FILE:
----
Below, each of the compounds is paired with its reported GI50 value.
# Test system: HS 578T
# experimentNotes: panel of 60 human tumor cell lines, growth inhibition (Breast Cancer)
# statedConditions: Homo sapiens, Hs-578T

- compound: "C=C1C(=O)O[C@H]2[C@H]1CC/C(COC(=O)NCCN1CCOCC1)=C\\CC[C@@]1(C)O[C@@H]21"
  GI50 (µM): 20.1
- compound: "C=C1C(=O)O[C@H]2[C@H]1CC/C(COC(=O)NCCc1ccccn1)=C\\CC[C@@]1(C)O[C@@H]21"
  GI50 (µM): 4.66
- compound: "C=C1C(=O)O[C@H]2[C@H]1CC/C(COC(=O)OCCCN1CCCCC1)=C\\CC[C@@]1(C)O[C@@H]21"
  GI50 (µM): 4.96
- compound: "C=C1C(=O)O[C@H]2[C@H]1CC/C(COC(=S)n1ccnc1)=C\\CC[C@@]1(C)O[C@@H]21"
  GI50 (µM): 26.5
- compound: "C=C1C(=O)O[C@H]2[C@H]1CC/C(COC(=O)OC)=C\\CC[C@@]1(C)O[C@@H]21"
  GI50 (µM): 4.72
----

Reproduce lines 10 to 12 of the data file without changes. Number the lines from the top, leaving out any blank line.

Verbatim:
  GI50 (µM): 4.96
- compound: "C=C1C(=O)O[C@H]2[C@H]1CC/C(COC(=S)n1ccnc1)=C\\CC[C@@]1(C)O[C@@H]21"
  GI50 (µM): 26.5